Aseptic processing: reducing the risk of contamination using SBV technology

Published: 1-Dec-2020

The pharmaceutical market has seen a growing need for innovation as drugs requiring sterile manufacturing conditions continue to be developed, reports Ben Wylie, Senior Product Manager, ChargePoint Technology

Demand has grown for improved operational efficiency as well as greater quality control and reduced costs relating to manufacturing processes.

A key challenge facing an increasing number of drug and ingredient suppliers is the need to eliminate the risk of contamination. The use of effective containment strategies and the close monitoring of critical processes have become critical.

Industry needs

Amid the COVID-19 crisis, the global market for aseptic processing was valued at $62. 2 billion during 2020 and is projected to reach a revised size of $73. 6 billion by 2027.1

Owing to the growing demand for safe, sterile products, technologies used in aseptic processing have seen considerable innovations in recent years.

However, an ever-greater emphasis is being placed on the further cost reductions, process efficiencies and quality improvements that these solutions can offer.

Contract partners meeting sterile production needs

The rapid growth of the sterile market is, in turn, fuelling the thriving contract services space.

Contract development and manufacturing organisations (CDMOs) can often offer equipment and capabilities that drug developers do not possess in-house, meaning that many projects involving sterile drug development, manufacturing and packaging are completely outsourced to contract partners.

The outsourcing of production can bring added complexity to the manufacturing journey, as drug substances and products often need to be transferred between different facilities and geographic locations while maintaining sterility.

As a result, technologies that ensure the integrity of sensitive ingredients while in transit are now increasingly being investigated by manufacturers.

Current solutions for the transportation of pharmaceutical ingredients include fibre or plastic drums with flexible liners. These can pose challenges in terms of the filling, sealing, handling and emptying of packages while maintaining sterility.

The processes associated with transporting drug substances using plastic or fibre drums can also require considerable time and resources to ensure sterility is maintained. This is in direct opposition to market demand for quicker procedures and reduced costs.

In response, manufacturers are now looking to implement hybrid, single-use technologies as part of their procedures.

Single-use technologies are generally easy to use, can boost efficiency and ensure the integrity of products while in transit as well as within the manufacturing facilities, allowing firms to ensure product quality while enabling cost and process efficiencies.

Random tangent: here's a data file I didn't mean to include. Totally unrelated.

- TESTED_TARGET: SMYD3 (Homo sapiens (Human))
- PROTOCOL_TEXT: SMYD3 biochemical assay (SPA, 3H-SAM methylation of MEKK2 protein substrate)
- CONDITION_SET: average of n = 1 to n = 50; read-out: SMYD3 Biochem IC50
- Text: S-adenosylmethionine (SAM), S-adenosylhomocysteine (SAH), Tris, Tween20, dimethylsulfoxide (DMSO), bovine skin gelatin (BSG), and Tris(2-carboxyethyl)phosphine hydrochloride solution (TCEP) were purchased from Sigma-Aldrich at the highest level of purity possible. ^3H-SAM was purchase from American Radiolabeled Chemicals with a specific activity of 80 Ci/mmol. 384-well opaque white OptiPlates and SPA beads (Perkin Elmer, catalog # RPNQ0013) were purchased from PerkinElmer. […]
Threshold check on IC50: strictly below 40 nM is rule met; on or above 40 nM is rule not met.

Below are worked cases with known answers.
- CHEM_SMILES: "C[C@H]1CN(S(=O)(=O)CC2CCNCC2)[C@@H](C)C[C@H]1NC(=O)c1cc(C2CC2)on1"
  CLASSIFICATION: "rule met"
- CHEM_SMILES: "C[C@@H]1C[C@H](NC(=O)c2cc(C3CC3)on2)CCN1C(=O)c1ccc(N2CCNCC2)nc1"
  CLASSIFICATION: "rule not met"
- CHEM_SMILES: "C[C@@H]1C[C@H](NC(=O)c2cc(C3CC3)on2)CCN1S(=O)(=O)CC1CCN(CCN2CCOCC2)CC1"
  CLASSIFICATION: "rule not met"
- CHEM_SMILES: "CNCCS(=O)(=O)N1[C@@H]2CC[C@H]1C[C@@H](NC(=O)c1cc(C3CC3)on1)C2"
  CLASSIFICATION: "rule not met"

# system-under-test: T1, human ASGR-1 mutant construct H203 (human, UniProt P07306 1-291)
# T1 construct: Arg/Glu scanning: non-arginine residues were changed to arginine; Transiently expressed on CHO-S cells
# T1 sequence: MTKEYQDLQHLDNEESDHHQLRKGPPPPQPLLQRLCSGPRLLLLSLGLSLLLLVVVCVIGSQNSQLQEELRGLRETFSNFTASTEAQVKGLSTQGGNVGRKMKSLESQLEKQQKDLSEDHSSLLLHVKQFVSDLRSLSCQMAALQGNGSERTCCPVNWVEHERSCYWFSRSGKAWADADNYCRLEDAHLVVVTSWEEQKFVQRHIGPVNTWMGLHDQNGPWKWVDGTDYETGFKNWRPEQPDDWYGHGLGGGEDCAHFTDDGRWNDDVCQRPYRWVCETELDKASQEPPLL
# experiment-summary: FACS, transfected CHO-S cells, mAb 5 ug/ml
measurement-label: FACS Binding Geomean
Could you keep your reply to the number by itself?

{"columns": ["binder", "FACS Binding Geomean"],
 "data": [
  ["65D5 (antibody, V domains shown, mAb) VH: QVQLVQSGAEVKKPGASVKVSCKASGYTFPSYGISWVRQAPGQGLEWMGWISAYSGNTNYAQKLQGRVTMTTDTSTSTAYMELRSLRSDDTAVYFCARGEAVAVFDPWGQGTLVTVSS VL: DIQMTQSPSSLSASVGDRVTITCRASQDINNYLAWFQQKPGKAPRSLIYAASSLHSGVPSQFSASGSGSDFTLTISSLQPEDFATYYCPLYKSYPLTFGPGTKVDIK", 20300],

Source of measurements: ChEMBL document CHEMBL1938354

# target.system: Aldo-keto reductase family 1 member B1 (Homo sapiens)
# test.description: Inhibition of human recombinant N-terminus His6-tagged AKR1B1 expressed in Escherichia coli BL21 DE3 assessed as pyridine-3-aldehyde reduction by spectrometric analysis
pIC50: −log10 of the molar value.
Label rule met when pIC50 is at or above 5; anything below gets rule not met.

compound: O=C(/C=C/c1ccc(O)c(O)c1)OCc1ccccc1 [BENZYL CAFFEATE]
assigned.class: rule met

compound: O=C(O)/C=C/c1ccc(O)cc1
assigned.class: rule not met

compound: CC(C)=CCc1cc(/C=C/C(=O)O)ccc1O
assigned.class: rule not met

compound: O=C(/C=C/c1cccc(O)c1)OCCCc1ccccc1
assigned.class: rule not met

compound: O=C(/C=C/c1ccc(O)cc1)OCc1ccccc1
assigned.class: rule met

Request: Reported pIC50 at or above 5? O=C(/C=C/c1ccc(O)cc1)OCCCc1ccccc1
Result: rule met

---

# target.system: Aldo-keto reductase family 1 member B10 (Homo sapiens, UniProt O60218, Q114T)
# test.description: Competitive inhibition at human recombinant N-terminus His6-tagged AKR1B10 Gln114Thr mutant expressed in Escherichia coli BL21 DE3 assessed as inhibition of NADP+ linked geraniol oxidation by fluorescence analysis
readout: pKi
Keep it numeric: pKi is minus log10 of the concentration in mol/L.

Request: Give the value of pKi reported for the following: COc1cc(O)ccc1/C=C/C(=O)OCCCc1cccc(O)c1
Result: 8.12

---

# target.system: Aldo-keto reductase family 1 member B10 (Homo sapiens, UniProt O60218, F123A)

Split butterfly valve technology

Split butterfly valve (SBV) technology offers a solution for the transfer of powders (including drug substance and drug product) during pharmaceutical manufacturing.

The technology consists of an active and passive half: the active half is connected to the manufacturing process, whereas the passive half is connected to a filling container.

Ben Wylie

Ben Wylie

When the two halves of the disc are brought together, a single plate is created that allows product to flow into the process via the interior surface of each half.

A disposable version of the passive half of the valve now exists, which can be connected to a single-use flexible bag to enable the contained and sterile transfer of pharmaceutical powders between manufacturing process steps and facilities.

And, as they are manufactured within an ISO Class 6 cleanroom environment and gamma sterilised before use, they are suitable for use in aseptic processing.

Such hybrid solutions provide a flexible means of powder transfer while also removing the time and cost associated with cleaning, maintenance and validation.

The need for cleaning and sterilising the passive half of the system is eliminated by using disposable products, which also increases productivity.

Continuing to innovate

As discussed, the industry is moving forward with new technological advancements such as single-use solutions.

In addition, the adoption of smart monitoring technology will make it possible to receive key equipment performance data and generate an audit trail much more quickly.

This can allow maintenance, health and safety and compliance teams to proactively manage the maintenance and validation programmes for their SBV technology.

Smart monitoring offers the potential to revolutionise traditional containment strategies by giving manufacturers an automatic and reliable way to understand the health status of their valves and, when required, take preventive action. Users can access data from their mobile device or an online dashboard to access data remotely.

Smart monitoring can improve both operational performance and productivity and help to manage risk. It may also be possible to take an automated approach to real-time, “real-world” validation and equipment performance monitoring.

Final thought

The sterile market continues to thrive and it is expected that new innovations will focus on the challenge of product sterility without compromising manufacturing efficiency.

In addition, many novel therapies with strict sterility requirements are currently being developed, which will undoubtedly result in the evolution of extant regulations.

As industry requirements continue to develop in line with new therapies and innovations, prevalidated, ready-to-use single-use solutions, which can be effortlessly integrated into current processes, offer significant convenience, productivity and control benefits to the industry.



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